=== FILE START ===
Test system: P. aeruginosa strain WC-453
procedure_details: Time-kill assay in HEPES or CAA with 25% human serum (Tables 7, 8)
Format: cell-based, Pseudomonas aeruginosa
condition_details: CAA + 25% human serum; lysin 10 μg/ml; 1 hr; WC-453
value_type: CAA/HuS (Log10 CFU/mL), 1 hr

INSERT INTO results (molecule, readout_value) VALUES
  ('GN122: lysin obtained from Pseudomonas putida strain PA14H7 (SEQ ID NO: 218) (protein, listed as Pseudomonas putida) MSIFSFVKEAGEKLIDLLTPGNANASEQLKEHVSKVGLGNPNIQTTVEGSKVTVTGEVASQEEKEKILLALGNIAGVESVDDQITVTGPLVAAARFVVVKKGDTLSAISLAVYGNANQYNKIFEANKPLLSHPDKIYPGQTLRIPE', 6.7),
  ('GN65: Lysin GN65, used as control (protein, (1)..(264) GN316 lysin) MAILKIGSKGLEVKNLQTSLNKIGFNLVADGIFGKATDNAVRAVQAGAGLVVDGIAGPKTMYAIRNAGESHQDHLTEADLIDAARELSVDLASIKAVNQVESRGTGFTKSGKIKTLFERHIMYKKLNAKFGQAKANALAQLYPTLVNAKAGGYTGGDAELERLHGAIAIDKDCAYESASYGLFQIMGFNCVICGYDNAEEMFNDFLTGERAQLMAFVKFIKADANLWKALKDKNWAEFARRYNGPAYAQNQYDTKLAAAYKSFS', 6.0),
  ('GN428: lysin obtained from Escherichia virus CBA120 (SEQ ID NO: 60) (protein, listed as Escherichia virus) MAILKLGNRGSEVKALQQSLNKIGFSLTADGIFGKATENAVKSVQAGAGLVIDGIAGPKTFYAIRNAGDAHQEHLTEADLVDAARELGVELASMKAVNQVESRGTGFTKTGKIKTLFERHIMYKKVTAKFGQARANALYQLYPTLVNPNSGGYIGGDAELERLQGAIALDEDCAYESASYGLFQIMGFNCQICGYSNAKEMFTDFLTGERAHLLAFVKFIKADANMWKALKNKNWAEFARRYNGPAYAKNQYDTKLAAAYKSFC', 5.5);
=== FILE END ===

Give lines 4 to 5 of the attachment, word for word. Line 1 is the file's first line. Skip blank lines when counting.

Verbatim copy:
condition_details: CAA + 25% human serum; lysin 10 μg/ml; 1 hr; WC-453
value_type: CAA/HuS (Log10 CFU/mL), 1 hr